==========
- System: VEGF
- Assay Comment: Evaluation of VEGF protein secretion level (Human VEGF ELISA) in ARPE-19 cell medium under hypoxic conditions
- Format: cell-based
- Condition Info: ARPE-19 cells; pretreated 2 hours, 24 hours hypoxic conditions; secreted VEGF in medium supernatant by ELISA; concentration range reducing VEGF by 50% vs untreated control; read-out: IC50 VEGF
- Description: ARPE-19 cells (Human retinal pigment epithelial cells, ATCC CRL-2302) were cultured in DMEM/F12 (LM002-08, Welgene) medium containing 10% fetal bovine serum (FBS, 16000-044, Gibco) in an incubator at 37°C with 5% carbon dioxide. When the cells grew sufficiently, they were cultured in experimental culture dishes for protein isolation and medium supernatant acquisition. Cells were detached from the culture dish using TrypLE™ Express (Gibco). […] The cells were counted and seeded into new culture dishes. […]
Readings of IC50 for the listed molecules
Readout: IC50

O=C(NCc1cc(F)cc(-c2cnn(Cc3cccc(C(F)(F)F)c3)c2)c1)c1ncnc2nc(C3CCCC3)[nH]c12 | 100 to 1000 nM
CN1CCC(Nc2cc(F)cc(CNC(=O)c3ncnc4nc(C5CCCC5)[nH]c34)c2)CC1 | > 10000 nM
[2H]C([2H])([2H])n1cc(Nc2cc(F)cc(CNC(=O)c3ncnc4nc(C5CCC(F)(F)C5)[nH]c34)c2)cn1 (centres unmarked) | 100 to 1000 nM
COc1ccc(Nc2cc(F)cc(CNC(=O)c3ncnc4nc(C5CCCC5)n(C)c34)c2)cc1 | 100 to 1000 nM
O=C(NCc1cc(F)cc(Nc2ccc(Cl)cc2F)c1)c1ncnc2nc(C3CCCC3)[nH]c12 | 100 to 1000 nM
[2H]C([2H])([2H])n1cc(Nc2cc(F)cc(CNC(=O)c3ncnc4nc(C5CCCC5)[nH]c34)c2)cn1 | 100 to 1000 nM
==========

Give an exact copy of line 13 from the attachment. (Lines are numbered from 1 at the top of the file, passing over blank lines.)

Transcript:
[2H]C([2H])([2H])n1cc(Nc2cc(F)cc(CNC(=O)c3ncnc4nc(C5CCCC5)[nH]c34)c2)cn1 | 100 to 1000 nM